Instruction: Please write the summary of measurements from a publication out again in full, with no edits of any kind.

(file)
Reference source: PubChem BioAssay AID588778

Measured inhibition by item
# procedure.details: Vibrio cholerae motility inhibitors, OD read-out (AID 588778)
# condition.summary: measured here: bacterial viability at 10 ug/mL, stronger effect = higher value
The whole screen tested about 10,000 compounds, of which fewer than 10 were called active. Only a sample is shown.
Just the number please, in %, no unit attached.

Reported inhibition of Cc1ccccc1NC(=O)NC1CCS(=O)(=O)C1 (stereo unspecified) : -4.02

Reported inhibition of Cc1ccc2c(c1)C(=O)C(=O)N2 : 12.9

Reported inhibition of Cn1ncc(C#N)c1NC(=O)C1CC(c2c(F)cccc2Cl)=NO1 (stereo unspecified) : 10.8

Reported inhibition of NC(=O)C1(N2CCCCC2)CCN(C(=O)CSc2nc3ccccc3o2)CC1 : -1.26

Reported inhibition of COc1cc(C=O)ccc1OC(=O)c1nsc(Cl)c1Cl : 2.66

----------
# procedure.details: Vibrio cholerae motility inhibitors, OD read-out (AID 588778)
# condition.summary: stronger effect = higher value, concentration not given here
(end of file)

Reference source: PubChem BioAssay AID588778

Measured inhibition by item
# procedure.details: Vibrio cholerae motility inhibitors, OD read-out (AID 588778)
# condition.summary: measured here: bacterial viability at 10 ug/mL, stronger effect = higher value
The whole screen tested about 10,000 compounds, of which fewer than 10 were called active. Only a sample is shown.
Just the number please, in %, no unit attached.

Reported inhibition of Cc1ccccc1NC(=O)NC1CCS(=O)(=O)C1 (stereo unspecified) : -4.02

Reported inhibition of Cc1ccc2c(c1)C(=O)C(=O)N2 : 12.9

Reported inhibition of Cn1ncc(C#N)c1NC(=O)C1CC(c2c(F)cccc2Cl)=NO1 (stereo unspecified) : 10.8

Reported inhibition of NC(=O)C1(N2CCCCC2)CCN(C(=O)CSc2nc3ccccc3o2)CC1 : -1.26

Reported inhibition of COc1cc(C=O)ccc1OC(=O)c1nsc(Cl)c1Cl : 2.66

----------
# procedure.details: Vibrio cholerae motility inhibitors, OD read-out (AID 588778)
# condition.summary: stronger effect = higher value, concentration not given here